MiR-214-3p attenuates cognition defects via the inhibition of autophagy in SAMP8 mouse model of sporadic Alzheimer's disease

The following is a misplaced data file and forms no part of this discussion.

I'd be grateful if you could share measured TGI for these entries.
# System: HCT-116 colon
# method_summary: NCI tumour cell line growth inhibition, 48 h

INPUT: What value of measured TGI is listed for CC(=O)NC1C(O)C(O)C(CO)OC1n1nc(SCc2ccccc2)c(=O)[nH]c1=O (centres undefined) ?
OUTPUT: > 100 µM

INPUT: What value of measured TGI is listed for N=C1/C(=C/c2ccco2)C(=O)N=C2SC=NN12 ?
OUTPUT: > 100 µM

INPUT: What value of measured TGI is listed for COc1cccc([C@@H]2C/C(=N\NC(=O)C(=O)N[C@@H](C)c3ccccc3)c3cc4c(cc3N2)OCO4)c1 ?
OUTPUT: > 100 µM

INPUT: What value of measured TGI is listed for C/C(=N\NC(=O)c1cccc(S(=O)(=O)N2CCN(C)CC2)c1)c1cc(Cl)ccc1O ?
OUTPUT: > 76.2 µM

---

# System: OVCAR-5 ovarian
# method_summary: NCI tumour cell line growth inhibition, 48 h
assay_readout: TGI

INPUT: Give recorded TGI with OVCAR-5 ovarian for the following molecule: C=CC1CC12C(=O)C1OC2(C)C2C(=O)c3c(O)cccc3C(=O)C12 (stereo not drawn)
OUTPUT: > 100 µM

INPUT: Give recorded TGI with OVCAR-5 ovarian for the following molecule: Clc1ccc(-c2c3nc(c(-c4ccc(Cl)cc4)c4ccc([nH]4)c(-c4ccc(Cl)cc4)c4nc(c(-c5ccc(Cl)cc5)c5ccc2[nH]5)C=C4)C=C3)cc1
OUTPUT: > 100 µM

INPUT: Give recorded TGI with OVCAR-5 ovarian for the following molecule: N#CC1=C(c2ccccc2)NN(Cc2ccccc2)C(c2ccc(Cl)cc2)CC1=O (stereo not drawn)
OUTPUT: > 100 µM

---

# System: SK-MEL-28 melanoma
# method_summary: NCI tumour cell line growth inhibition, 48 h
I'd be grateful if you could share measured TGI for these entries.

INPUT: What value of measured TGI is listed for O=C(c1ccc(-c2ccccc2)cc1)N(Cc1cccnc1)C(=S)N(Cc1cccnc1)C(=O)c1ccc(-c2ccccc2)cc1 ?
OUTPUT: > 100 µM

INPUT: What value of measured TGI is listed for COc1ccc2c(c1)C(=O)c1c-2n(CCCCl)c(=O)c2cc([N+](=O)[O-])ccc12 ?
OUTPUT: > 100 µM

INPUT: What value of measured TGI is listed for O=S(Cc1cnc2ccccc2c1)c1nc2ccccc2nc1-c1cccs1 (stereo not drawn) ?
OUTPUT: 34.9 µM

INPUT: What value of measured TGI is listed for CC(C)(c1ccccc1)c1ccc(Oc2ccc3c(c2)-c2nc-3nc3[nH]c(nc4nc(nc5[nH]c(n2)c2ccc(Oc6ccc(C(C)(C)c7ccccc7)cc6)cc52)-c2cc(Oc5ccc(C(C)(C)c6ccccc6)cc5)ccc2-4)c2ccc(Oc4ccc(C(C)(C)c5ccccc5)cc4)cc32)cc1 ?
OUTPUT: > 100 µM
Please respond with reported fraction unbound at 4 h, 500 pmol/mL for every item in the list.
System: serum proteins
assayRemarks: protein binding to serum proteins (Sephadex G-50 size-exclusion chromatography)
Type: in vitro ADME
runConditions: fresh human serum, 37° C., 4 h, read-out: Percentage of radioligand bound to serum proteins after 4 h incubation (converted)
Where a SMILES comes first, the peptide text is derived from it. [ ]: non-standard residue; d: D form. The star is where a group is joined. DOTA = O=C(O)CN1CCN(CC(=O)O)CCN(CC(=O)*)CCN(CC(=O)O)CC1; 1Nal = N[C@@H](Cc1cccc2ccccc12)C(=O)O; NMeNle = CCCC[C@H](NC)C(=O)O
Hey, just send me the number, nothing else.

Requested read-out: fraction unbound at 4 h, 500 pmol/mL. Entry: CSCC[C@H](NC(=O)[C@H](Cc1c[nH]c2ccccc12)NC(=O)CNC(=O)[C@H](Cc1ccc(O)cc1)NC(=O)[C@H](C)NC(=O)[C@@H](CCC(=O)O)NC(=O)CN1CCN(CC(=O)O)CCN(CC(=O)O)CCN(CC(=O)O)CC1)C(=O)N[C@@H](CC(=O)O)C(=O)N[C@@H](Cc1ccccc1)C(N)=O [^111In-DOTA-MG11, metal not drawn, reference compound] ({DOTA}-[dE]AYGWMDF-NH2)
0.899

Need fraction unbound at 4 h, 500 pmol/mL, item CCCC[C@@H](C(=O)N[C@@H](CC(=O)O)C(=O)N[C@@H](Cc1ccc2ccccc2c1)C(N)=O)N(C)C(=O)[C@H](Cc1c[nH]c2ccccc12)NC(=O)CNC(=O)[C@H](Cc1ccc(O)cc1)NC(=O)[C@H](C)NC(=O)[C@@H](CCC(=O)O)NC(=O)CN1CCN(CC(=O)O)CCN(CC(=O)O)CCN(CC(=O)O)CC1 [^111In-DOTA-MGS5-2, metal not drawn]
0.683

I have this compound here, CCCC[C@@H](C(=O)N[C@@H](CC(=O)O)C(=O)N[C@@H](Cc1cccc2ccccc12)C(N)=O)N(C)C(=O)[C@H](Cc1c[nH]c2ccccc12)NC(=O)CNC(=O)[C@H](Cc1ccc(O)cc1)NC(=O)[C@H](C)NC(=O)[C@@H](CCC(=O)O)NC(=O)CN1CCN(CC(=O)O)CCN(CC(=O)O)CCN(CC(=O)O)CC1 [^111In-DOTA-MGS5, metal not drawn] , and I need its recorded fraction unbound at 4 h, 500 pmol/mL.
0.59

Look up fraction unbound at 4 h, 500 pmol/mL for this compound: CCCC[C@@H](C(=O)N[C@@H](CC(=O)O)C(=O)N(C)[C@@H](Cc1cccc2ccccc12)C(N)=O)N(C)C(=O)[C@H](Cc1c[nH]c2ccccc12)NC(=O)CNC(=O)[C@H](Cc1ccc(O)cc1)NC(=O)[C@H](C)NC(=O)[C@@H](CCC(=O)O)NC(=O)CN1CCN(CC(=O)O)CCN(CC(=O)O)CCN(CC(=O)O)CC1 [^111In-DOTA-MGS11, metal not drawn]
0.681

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The autophagy process is the major cellular degradation pathway for long-lived proteins and organelles. Dysfunction of autophagy may lead to several neurodegenerative disorders. However, the regulation and function of autophagy in sporadic Alzheimer's disease (SAD) remain unclear. In this study, we established SAMP8 mouse as a suitable SAD model and performed microarray profiling to identify miR-214-3p as a SAD associated microRNA that was downregulated in hippocampal neurons of SAMP8 mice upon the induction of autophagy. Furthermore, decreased miR-214-3p level was detected in cerebrospinal fluid from SAD patients. Overexpression of miR-214-3p in primary neurons from SAMP8 mice inhibited autophagy, demonstrated by decreased levels of LC3βII and Beclin1, and reduced number of GFP-LC3-positive autophagosome vesicles, and led to increased viability and decreased caspase-mediated apoptosis. Conversely, antagomiR-214-3p promoted autophagy and apoptosis in neurons from SAMP8 mice. Mechanistically, miR-214-3p negatively regulated Atg12 expression by targeting the 3′-untranslated region of Atg12. Treatment of SAMP8 mice with miR-214-3p attenuated neuronal apoptosis and improved behavioral performance. Taken together, these results suggest that miR-214-3p suppresses autophagy and alleviates hippocampal neuron apoptosis, which indicates that miR-214-3p represents a new potential neuroprotective factor for SAD.

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